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Investors can simply buy shares in the XLI or bet on the call options. Using an ETF allows us to avoid single stock risks. Technically, XLI stock has risk at $80 per share. Even though investors have so far defended $84, if they lose it, they will capitulate. This would fill a gap in the stock that they left open in November of 2020. Coincidentally, that is the pivot level from the pre-pandemic highs and breakout.

General Electric (GE)

General Electric (NYSE:GE) made it onto my list almost out of pity. Management still has not started shining bright with the turn-around. Revenues are still declining, but they tell us that they have better focus. For me, it was its chart that stood out because it is so close to the 2020 lows. This leaves very little froth to lose in case of another correction.

The stock is rallying in pre-open after they reported their earnings. This is in spite of them cutting free cash flow. But management grew sales and earnings and they beat analyst expectations. For now, investors are happy with what they see during this challenging business environment. The inflationary pressures hit them hard, especially in the renewable energy segment. So, they pushed out about $1 billion of cash out in time.

Lockheed Martin (LMT)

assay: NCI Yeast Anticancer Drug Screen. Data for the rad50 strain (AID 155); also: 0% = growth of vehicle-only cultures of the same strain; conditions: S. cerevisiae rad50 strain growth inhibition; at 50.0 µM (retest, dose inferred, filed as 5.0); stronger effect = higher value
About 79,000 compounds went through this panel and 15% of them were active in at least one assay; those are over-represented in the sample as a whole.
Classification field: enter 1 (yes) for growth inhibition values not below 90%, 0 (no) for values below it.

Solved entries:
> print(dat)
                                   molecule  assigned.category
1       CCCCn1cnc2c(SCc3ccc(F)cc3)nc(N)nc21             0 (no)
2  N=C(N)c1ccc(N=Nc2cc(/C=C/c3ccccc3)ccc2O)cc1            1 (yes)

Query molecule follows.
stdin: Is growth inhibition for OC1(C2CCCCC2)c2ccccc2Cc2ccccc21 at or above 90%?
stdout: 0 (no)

It is ironic that I chose Lockheed Martin (NYSE:LMT) as an industrial stock to own. Back in March of this year, I shorted it using options. The trade went swimmingly. I also had the opportunity to catch the falling knife two times in the next few months. Needless to say, we have traded LMT stock quite well, which makes this decision easy.

I picked LMT for my list of industrial stocks to buy with profits in hand. Furthermore, it is still 16% below the highs of March. And since it just reported earnings, the headline risk from that has passed. LMT management rarely creates drama, so it should be clear sailing for a few weeks. Also technically, it has support below $370 per share that has been in contention for a while. The bulls are not likely to let those go too easily. And it pays its owners a respectable 2.84% in dividends.

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3M Company (MMM)

3M Company’s (NYSE:MMM) stock value most certainly earns it a spot on my list of industrial stocks to own. With mature companies like this, value is the most important metric. MMM has not been a growth story in a while, but it’s the cheapest it has been since at least 2015. Its price-to-sales ratio is 2.2 and its price-to-earnings ratio is 14. That’s 20% lower than its lowest year in the past seven.

If there is value here, then it’s not a mistake to own some. They reported earnings today at the time of writing and the market is reacting favorably so far with a small rally. But at $140 per share, I expect short-term sellers to emerge. I would wait a few days to see how they follow through. Management posted lower earnings, but they had news about a spin off of their healthcare division. Since it generates about $9 billion in cash from its operations, it has no problem delivering a fat 4.44% in dividend yield.